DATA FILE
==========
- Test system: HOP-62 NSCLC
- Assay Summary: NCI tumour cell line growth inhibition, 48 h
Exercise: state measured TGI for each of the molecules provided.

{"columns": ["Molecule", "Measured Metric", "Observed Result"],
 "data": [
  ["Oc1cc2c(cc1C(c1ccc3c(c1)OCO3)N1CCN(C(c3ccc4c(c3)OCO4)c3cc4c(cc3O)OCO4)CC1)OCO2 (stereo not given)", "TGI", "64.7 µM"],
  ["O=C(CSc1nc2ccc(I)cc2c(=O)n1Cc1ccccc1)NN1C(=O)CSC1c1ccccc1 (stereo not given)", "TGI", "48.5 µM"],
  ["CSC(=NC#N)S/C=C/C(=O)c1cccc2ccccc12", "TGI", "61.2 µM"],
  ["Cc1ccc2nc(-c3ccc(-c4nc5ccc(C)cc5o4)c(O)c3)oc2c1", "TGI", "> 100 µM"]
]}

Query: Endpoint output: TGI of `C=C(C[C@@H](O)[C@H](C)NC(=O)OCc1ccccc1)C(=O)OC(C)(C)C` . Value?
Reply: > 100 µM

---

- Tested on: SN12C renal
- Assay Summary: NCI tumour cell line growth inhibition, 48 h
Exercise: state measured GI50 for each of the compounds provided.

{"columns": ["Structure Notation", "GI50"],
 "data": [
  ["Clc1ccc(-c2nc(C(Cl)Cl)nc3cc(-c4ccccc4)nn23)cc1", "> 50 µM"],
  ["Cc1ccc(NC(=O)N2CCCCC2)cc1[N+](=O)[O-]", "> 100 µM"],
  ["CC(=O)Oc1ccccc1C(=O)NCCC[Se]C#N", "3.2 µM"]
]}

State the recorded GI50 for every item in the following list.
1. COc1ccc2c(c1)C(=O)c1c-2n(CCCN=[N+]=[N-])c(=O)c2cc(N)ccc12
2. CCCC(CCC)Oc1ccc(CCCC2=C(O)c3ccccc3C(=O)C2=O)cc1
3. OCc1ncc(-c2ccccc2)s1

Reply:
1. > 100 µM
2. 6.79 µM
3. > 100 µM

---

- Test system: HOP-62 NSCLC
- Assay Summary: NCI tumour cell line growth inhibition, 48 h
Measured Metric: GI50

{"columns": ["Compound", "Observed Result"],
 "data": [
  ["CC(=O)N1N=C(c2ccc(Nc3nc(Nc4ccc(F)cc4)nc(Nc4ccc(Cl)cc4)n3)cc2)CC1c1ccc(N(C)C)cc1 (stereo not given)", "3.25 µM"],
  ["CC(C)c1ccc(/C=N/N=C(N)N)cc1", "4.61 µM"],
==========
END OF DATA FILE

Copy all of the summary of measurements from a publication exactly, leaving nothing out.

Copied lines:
- Test system: HOP-62 NSCLC
- Assay Summary: NCI tumour cell line growth inhibition, 48 h
Exercise: state measured TGI for each of the molecules provided.

{"columns": ["Molecule", "Measured Metric", "Observed Result"],
 "data": [
  ["Oc1cc2c(cc1C(c1ccc3c(c1)OCO3)N1CCN(C(c3ccc4c(c3)OCO4)c3cc4c(cc3O)OCO4)CC1)OCO2 (stereo not given)", "TGI", "64.7 µM"],
  ["O=C(CSc1nc2ccc(I)cc2c(=O)n1Cc1ccccc1)NN1C(=O)CSC1c1ccccc1 (stereo not given)", "TGI", "48.5 µM"],
  ["CSC(=NC#N)S/C=C/C(=O)c1cccc2ccccc12", "TGI", "61.2 µM"],
  ["Cc1ccc2nc(-c3ccc(-c4nc5ccc(C)cc5o4)c(O)c3)oc2c1", "TGI", "> 100 µM"]
]}

Query: Endpoint output: TGI of `C=C(C[C@@H](O)[C@H](C)NC(=O)OCc1ccccc1)C(=O)OC(C)(C)C` . Value?
Reply: > 100 µM

---

- Tested on: SN12C renal
- Assay Summary: NCI tumour cell line growth inhibition, 48 h
Exercise: state measured GI50 for each of the compounds provided.

{"columns": ["Structure Notation", "GI50"],
 "data": [
  ["Clc1ccc(-c2nc(C(Cl)Cl)nc3cc(-c4ccccc4)nn23)cc1", "> 50 µM"],
  ["Cc1ccc(NC(=O)N2CCCCC2)cc1[N+](=O)[O-]", "> 100 µM"],
  ["CC(=O)Oc1ccccc1C(=O)NCCC[Se]C#N", "3.2 µM"]
]}

State the recorded GI50 for every item in the following list.
1. COc1ccc2c(c1)C(=O)c1c-2n(CCCN=[N+]=[N-])c(=O)c2cc(N)ccc12
2. CCCC(CCC)Oc1ccc(CCCC2=C(O)c3ccccc3C(=O)C2=O)cc1
3. OCc1ncc(-c2ccccc2)s1

Reply:
1. > 100 µM
2. 6.79 µM
3. > 100 µM

---

- Test system: HOP-62 NSCLC
- Assay Summary: NCI tumour cell line growth inhibition, 48 h
Measured Metric: GI50

{"columns": ["Compound", "Observed Result"],
 "data": [
  ["CC(=O)N1N=C(c2ccc(Nc3nc(Nc4ccc(F)cc4)nc(Nc4ccc(Cl)cc4)n3)cc2)CC1c1ccc(N(C)C)cc1 (stereo not given)", "3.25 µM"],
  ["CC(C)c1ccc(/C=N/N=C(N)N)cc1", "4.61 µM"],